2. Listening Assignment for Sept. 29-Oct. 6: Minnesota Public Radio: Black manes rule among lions in the Serengeti

     3. Listening Assignment for Oct. 6-13: Living with alcoholism

 4. Listening Assignment for Oct. 13-20: Make a 10-inch berry tart

     5. Listening Assignment for Oct. 20-27: The Larry Elder Show: Interview with Vili Fualaau

     6. Listening assignment for Oct. 27-Nov. 3: Minnesota Public Radio: Neighborhood friction is a sign of the times

     7. Listening assignment for Nov. 3-10: Popular song: Father and Son by Cat Stevens; (See LINGUIST post on phantom Chinese phrase in this song and mondegreens at: and; also prepare last week's MPR sign wars assignment.

     8. Listening assignment for Nov: 10-17: Chicago Public Radio: Embroidery Felon; also continue to prepare the MPR sign wars assignment.

     9. Listening assignment for Nov: 17-24: NPR All Things Considered: Spelling Bee

     10. Listening assignment for Nov. 24-Dec. 1: BBC video report: Atrocities uncovered in Darfur

     11. Listening assignment Dec. 1-8: CBS video report: The Early Show: Reporter's Cancer Video Diary

     12. Listening assignment for Dec. 8-15: National Geographic Presents: Europe's Fascination with Native Americans

     13. Listening assignment for Dec. 15-22: Prepare Christmas carols; choose three you like especially well to request in class.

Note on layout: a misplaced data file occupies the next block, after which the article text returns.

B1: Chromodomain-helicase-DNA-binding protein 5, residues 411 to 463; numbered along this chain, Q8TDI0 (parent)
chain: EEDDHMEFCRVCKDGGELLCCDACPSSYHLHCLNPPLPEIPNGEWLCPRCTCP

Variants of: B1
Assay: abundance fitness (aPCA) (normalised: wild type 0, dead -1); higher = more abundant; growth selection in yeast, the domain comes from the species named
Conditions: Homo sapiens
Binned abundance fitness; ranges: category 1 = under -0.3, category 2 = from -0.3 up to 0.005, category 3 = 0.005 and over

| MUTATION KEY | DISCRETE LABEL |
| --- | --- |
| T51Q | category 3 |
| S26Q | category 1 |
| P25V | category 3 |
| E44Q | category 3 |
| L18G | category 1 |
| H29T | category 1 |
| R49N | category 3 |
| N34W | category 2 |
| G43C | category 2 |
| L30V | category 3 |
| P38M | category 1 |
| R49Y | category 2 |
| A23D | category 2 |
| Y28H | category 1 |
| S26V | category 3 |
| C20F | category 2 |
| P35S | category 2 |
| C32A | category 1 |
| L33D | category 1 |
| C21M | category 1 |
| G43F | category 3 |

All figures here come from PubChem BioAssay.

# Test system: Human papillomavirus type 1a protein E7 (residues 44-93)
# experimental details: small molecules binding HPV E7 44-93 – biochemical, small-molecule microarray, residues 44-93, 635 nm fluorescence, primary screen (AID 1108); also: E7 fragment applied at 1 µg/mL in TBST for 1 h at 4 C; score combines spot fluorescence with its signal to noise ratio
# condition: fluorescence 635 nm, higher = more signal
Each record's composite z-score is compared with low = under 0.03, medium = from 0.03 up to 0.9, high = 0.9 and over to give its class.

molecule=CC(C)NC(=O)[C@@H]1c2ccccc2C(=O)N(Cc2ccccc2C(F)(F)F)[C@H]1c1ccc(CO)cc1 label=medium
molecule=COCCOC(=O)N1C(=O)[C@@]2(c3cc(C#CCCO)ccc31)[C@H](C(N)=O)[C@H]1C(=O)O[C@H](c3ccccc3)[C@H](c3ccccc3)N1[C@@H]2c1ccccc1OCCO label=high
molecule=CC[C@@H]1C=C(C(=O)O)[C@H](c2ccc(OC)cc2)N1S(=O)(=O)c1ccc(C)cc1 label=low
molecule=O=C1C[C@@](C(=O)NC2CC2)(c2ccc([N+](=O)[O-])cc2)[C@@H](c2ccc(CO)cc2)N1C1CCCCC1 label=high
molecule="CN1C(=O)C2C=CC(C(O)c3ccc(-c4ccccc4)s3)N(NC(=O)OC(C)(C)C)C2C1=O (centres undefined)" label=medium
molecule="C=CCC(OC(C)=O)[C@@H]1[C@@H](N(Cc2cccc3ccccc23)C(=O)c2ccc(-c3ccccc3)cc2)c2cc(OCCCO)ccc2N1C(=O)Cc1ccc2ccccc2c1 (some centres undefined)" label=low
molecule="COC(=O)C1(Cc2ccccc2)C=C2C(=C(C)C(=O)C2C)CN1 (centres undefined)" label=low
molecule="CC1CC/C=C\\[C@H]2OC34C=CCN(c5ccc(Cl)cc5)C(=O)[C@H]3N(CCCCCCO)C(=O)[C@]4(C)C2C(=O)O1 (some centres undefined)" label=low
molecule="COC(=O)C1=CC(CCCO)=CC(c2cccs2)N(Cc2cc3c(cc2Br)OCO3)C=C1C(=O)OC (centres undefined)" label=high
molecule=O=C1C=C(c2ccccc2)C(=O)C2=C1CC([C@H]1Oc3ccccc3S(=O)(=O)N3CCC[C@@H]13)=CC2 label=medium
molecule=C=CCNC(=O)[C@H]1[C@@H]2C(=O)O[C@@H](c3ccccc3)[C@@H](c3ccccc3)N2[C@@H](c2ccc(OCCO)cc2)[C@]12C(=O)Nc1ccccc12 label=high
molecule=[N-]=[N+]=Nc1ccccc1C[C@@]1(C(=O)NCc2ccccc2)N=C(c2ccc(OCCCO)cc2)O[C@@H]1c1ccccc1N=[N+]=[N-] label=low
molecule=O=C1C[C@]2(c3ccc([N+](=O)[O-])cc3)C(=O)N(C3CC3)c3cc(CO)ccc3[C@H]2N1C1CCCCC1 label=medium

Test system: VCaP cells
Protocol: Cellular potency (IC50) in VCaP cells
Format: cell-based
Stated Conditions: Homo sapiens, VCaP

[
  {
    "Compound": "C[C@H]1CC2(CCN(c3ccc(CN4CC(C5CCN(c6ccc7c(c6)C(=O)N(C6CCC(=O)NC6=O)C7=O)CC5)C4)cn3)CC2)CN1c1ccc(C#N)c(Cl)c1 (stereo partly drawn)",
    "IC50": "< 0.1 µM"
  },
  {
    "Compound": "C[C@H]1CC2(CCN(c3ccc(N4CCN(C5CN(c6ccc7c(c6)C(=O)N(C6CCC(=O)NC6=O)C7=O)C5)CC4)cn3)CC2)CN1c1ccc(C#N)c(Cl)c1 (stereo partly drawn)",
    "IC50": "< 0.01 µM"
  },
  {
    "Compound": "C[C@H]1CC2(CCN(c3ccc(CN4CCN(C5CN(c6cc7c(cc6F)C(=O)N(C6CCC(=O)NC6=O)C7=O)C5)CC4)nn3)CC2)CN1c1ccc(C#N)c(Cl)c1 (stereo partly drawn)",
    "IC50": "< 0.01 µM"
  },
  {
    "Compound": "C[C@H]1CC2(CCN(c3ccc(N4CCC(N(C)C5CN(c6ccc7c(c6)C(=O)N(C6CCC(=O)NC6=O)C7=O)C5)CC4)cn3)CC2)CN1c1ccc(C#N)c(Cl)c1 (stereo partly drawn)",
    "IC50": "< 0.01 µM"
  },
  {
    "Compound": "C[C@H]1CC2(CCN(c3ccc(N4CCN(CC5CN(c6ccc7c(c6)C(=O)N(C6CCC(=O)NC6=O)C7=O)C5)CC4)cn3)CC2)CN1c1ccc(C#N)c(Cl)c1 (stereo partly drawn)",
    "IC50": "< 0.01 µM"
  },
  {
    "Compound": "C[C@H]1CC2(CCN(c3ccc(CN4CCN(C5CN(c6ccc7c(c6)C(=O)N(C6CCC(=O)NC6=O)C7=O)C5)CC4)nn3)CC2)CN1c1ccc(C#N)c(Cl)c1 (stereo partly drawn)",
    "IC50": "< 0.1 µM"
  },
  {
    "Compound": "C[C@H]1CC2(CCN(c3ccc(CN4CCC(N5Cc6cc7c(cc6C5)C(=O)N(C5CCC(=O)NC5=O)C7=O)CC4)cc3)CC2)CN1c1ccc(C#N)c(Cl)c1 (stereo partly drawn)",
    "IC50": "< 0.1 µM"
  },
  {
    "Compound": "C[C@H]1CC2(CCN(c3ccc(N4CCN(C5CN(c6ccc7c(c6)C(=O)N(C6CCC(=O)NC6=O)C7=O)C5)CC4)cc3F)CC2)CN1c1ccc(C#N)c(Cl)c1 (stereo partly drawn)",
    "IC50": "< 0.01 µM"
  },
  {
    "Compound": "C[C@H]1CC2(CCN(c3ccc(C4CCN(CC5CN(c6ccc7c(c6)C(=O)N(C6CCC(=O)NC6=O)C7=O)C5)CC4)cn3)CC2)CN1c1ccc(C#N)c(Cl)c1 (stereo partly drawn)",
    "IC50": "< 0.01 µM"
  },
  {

14. Listening assignment for Dec. 22-Dec. 29: NPR All Things Considered: Yushchenko Was Poisoned, Austrian Doctors Say

     15. Listening assignment for Dec. 29-Jan. 5:
WPR: Mom & Dad Growing Old: "Stuff"

16. Winter break listening assignments: (1) Find a poem suitable for memorization and send it by e-mail to Ms. Chung on or before the day of our first class of Spring semester; (2) listen to a total of two hours of recorded material/audio files in English (no videos or movies) and write a short summary of each passage; remember to include the source (the title, author and call number, if from the library, or the site name and URL of the page where you got the file, if it's from the Internet); paper copy to be handed in on the day of our first class of Spring semester.

Online KK symbol editor page
(for pronunciation summary):